I'm presenting very traditional Filipino beef , potato, and raisin empanadas.  I have fond memories of sitting around the kitchen table making these little meat-filled pastries with my aunts and grandmas.  To me, empanadas are party food, as that's when my stressed mother marshalled us to make empanadas, along with lumpiang shanghai and all the other-time consuming Filipino party food favorites.

In fact, my love of cooking was developed in these mass cooking extravaganzas, as three generations of women sat together, reaching to the communal filling bowl to take spoonfuls of filling and mound them on dough rounds.  To the steady rhythm of Tagalog interspersed with English, brown fingers would deftly pinch the pastry ends together, and soon enough there would be dozens of empanadas ready for the fryer.

I would struggle through the first ones, and then satisfaction would slowly spread up my fingers, through my young arms and straight to my heart, as my misshapen empanadas gave way to perfect half moons. 

Crispy, juicy, and made with love, empanadas are sure to make you, your family, and friends happy and whole.

Cook's Notes:

1) I didn't have time to make empanada dough, so I bought pre-made pie dough at the grocery store. It's not perfect, but it's certainly convenient.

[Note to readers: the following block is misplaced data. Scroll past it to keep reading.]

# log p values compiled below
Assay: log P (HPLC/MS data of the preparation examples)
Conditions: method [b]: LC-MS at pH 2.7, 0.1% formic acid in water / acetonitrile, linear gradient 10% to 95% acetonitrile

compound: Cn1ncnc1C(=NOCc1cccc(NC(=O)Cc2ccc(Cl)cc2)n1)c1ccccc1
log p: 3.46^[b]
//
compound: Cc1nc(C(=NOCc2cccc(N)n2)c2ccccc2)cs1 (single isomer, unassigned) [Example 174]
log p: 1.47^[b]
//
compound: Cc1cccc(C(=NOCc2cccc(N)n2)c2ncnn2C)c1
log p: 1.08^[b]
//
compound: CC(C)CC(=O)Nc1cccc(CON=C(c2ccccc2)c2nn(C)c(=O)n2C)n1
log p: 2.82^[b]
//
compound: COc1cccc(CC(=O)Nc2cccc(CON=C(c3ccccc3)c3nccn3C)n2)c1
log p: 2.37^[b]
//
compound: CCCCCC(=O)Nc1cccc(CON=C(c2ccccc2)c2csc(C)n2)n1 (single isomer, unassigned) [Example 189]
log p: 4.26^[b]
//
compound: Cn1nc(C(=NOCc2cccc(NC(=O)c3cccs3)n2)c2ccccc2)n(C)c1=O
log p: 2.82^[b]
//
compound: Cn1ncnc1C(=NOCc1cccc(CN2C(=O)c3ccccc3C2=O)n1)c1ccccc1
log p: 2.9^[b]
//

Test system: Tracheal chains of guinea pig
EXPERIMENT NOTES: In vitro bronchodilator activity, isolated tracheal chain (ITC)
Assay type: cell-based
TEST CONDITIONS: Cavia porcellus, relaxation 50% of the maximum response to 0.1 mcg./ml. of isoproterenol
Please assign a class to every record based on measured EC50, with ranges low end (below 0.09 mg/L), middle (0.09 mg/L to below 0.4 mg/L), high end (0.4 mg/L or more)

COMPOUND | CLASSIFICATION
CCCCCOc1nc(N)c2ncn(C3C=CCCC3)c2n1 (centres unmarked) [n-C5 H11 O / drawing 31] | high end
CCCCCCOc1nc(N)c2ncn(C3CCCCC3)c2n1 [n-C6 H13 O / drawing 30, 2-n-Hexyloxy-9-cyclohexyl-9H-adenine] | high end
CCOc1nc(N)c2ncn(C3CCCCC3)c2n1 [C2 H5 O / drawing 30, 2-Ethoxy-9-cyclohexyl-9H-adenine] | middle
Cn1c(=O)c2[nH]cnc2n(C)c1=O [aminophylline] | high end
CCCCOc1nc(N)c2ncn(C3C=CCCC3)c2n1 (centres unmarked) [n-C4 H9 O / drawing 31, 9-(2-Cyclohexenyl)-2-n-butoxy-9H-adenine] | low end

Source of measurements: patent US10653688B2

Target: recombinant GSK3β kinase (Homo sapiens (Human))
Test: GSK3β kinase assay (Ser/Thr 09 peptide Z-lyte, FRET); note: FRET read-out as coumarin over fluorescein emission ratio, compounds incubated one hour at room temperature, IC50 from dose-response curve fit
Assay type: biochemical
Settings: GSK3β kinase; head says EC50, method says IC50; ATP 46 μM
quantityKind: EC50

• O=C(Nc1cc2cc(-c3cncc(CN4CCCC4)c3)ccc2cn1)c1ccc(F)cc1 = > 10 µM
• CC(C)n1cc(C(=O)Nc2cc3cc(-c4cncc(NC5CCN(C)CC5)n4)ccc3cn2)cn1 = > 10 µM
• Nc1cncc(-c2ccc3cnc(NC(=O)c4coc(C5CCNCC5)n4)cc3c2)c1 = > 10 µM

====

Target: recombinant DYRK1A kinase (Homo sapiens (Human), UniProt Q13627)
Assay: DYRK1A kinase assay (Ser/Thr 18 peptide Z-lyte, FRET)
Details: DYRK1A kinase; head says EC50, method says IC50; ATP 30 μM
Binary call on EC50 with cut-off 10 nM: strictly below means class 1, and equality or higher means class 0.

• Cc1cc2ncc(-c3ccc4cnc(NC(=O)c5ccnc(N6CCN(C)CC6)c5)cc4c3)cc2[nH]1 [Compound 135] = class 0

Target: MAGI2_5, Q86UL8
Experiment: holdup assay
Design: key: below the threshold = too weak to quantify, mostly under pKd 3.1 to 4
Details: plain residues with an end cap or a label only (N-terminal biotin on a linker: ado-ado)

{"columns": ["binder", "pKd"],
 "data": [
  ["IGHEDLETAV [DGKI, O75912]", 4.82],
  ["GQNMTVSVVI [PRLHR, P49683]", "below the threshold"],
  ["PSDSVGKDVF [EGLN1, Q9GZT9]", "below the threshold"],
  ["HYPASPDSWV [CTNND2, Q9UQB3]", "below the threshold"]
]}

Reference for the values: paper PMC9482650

2) I used a 3-inch round cutter, so they were appetizer size -- empanaditas. Use 4- or 5-inch cutters to make regular size empanadas.

3) If you're not frying the empanadas, make sure your filling is a little juicy as the filling will dry out in the oven.  You can use a little cornstarch mixed with water to bind up the sauce, so the filling is juicy but not runny.




Filipino Beef Empanadas
1/2 lb. ground beef
1 medium potato, diced (I had a cooked potato, but you can use a raw one too.)
2 scallions, minced
2 garlic cloves, minced
Oil
Butter
Cumin
Paprika
Tomato paste or sauce (optional)
Soy sauce
Raisins
Salt & pepper
2 boxes Pillsbury pie dough
3-4 inch round cutters
1 egg, beaten (this is your egg wash)

Heat a skillet over medium high heat. Add a little oil (about 1 tbs. or more) when hot. Add potato and season with paprika, cumin (just a little cumin as this is not a typical Filipino seasoning), kosher salt and pepper. When lightly browned, set aside. (If your potato is uncooked, add to the skillet and add a little beef broth or water and cook until tender.)